On September 5th the BBC News website published a 609 word report headlined “Khan al-Ahmar: Israel court approves demolition of Bedouin village” which opened by telling readers that:
“Israel’s Supreme Court has rejected appeals against the demolition of a Bedouin village in the occupied West Bank whose fate has been a subject of international concern.
Judges upheld an order to raze Khan al-Ahmar, where about 180 people live in shacks between two Jewish settlements. […]
An injunction against the demolition will expire within seven days.”
The caption to the main photograph illustrating the article, together with a later paragraph, suggests that the BBC’s journalists did not read the court’s decision in which it is stated that the settlement was built during the last twenty years.
“Khan al-Ahmar was established in the 1950s by members of a tribe from the Negev desert”
“Khan al-Ahmar, which is 8km (5 miles) east of Jerusalem, was established in the early 1950s by members of a semi-nomadic tribe the UN says was displaced from the Negev desert in southern Israel.”
Readers are told that:
“Israel’s government says the structures were built illegally, but Palestinians say permits are impossible to obtain.”
“Palestinians complain that the Israeli military refuses the vast majority of Palestinian building requests and say they are left with little option except to build without permission.”
They are not however informed that the court’s decision notes that the residents make no claim of ownership of the said land and that the site – and in particular the illegally built school – is too close to a major highway for construction to be permitted there under planning laws. Neither were they informed that the court stressed the importance of an equal approach to illegal construction, regardless of the ethnicity of the petitioner.
The article states:
“Since 2009, residents have been fighting demolition orders issued for the wooden and corrugated iron shacks in which they live, as well as a clinic, mosque and an Italian-funded primary school.”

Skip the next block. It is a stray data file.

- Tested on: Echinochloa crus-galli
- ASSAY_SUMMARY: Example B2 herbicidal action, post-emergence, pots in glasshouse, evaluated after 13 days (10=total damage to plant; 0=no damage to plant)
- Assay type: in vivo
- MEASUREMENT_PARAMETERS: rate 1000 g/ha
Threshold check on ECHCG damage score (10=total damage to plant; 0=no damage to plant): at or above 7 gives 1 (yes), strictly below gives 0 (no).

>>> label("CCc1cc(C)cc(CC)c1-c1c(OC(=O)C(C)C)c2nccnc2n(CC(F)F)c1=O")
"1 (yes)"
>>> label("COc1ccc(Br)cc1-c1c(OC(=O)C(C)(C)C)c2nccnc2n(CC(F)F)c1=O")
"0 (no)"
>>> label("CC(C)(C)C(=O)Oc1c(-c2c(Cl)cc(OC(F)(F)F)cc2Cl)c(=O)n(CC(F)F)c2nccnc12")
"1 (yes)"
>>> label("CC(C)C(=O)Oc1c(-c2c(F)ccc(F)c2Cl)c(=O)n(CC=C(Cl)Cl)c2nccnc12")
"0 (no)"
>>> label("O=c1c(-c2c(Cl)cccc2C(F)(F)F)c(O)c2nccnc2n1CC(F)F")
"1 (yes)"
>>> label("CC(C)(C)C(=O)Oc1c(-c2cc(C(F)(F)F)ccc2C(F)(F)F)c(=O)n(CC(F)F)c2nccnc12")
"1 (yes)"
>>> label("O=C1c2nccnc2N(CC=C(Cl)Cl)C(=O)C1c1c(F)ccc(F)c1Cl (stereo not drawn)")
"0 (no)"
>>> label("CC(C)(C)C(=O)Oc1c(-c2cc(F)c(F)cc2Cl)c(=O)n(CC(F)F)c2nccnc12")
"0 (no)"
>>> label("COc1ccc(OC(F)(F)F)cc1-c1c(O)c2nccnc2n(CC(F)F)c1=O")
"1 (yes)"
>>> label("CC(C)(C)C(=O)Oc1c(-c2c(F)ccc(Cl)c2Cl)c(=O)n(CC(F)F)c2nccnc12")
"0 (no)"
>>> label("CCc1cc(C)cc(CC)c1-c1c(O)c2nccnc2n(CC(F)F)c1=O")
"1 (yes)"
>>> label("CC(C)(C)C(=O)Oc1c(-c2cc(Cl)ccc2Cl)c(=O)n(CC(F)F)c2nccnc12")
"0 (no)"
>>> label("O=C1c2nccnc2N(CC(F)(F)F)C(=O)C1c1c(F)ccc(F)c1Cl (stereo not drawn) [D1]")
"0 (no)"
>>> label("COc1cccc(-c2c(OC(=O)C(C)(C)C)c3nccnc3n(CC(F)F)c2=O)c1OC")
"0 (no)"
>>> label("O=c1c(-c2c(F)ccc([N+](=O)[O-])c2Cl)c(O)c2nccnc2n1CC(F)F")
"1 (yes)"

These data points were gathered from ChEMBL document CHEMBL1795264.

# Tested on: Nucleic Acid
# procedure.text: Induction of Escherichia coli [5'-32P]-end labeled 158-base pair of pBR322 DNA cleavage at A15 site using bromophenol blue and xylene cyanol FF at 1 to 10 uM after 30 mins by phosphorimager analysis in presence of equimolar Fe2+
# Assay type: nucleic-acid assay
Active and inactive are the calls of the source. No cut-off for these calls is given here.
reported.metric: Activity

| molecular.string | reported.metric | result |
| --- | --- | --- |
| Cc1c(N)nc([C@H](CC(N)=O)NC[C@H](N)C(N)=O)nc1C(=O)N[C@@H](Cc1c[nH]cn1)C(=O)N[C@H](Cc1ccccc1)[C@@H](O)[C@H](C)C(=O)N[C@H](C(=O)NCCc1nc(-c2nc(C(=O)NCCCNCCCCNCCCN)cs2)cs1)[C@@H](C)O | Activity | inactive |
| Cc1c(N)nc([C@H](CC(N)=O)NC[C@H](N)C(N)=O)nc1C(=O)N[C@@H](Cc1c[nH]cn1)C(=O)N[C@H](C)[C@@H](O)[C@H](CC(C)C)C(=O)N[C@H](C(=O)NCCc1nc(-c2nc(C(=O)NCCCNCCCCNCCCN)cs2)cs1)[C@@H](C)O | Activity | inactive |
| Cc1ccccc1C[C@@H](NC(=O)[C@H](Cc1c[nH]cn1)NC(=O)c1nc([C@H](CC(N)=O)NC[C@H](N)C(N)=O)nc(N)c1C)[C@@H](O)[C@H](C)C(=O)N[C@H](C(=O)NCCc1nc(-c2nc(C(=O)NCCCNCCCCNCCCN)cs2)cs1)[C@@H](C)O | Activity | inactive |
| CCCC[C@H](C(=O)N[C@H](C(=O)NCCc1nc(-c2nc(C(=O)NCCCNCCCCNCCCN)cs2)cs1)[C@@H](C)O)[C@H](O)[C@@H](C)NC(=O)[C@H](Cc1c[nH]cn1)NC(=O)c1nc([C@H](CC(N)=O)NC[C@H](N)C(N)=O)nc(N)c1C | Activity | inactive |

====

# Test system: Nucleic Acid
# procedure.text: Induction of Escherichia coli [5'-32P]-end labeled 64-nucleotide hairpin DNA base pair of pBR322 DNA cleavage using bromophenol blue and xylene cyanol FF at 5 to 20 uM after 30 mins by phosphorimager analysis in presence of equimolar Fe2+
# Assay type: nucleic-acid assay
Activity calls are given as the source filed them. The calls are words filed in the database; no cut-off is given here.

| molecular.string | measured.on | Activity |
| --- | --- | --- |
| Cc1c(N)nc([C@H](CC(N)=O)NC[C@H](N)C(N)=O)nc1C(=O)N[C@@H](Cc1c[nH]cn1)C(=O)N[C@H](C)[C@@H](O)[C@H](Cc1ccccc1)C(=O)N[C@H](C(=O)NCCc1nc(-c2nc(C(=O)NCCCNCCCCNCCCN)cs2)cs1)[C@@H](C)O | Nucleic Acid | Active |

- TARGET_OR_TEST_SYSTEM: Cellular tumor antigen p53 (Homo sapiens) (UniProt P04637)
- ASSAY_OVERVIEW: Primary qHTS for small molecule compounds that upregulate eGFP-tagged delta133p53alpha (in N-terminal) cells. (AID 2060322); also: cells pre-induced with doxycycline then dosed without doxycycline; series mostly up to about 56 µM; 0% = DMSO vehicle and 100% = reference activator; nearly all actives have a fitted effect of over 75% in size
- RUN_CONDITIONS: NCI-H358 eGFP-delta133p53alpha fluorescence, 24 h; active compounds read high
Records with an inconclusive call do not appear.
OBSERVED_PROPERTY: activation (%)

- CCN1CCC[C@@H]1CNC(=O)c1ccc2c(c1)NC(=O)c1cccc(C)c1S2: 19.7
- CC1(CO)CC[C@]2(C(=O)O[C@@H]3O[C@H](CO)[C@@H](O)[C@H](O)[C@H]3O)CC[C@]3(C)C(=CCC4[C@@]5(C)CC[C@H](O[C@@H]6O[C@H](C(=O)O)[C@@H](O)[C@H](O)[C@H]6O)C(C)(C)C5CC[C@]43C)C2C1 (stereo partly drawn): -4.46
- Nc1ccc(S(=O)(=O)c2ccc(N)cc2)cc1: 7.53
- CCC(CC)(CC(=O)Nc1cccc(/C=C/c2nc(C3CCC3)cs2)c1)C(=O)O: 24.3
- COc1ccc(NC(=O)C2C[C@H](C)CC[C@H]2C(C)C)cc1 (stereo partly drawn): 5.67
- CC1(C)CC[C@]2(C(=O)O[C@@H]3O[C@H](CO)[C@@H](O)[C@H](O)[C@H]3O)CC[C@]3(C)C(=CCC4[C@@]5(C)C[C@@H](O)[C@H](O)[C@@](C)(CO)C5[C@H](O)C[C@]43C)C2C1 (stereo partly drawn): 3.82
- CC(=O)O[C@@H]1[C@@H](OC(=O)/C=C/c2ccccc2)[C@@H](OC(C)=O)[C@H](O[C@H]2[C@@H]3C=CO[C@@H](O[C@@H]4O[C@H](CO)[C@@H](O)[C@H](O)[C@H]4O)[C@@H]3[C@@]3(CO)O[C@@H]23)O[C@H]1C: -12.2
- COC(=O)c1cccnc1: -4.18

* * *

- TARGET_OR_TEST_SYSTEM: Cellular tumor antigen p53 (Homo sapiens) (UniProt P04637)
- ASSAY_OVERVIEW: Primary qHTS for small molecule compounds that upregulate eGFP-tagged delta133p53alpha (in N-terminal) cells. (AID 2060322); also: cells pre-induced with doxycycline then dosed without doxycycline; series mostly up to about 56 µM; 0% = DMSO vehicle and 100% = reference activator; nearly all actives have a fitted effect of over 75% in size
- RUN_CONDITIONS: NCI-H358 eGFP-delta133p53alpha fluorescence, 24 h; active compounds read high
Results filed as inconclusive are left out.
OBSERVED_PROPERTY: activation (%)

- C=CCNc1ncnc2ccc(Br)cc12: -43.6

Readers are not informed of the relevant fact that the residents were represented by lawyers hired by the Palestinian Authority.
The article states:
“In May, the Supreme Court rejected petitions to prevent the demolitions at Khan al-Ahmar and the relocation of its residents to a site designated by the Israeli government near the Palestinian town of Abu Dis.”
Readers were not told that the offer of relocation includes a free plot of land already connected to utilities at a site with existing services including a school.
The BBC’s report includes the following:
“Israeli Defence Minister Avigdor Lieberman congratulated the court on Wednesday’s ruling upholding the demolition order, which he said had come despite “the orchestrated hypocrisy of Abu Mazen [Palestinian Authority President Mahmoud Abbas], the Left and European states”.
“Nobody is above the law, nobody will keep us from acting on our sovereignty and responsibility as a state,” he added.”
In addition, readers found forty words of comment from what is described as the PLO’s “human rights body” along with a link to the B’tselem website. The only other link in the article leads readers to the UNRWA website and readers are provided with 145 words of highly questionable legal interpretation attributed to “the UN”.
In other words, in addition to the serious omissions in the BBC’s representation of this story, audiences saw four times more comment (and two links) from outside sources opposing the evacuation of the illegally constructed settlement than they did opinions in favour.